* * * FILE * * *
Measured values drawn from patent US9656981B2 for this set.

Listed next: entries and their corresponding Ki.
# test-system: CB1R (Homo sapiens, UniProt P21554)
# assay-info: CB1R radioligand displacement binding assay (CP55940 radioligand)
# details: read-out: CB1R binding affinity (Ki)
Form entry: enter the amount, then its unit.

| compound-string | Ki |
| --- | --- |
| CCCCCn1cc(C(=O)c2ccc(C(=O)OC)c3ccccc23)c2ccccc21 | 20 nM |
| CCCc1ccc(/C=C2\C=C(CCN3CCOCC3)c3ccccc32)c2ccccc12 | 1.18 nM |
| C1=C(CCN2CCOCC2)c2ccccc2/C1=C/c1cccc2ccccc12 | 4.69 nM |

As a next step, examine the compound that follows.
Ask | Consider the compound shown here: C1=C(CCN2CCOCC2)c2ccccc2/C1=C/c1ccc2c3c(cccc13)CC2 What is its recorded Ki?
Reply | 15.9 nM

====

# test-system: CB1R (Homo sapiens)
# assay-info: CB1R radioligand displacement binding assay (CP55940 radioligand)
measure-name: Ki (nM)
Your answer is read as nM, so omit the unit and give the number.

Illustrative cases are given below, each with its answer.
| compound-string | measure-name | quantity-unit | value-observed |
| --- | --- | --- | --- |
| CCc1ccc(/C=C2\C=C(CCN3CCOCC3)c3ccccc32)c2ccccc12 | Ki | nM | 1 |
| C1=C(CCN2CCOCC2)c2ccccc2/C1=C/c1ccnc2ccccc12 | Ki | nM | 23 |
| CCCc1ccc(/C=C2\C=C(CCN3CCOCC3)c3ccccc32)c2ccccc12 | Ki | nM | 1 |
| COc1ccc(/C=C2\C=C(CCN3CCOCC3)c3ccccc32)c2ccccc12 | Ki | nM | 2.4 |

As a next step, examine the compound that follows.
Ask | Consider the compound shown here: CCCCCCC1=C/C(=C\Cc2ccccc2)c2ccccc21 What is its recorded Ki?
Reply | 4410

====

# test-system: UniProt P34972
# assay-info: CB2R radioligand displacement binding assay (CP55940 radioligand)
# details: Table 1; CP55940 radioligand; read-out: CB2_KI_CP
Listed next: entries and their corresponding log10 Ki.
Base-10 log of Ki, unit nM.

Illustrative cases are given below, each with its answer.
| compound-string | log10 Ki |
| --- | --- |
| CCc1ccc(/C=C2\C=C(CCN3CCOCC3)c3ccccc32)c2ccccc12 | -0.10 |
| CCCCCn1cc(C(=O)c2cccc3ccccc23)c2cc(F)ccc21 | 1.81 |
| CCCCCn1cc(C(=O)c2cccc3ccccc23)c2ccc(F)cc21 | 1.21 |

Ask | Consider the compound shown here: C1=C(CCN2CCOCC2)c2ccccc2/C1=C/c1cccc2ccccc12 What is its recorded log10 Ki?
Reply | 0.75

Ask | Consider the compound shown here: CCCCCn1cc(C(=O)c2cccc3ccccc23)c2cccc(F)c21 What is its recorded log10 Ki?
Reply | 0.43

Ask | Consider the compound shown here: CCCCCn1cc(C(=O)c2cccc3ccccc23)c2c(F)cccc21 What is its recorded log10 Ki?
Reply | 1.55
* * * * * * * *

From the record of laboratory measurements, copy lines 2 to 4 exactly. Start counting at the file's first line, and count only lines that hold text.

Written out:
Listed next: entries and their corresponding Ki.
# test-system: CB1R (Homo sapiens, UniProt P21554)
# assay-info: CB1R radioligand displacement binding assay (CP55940 radioligand)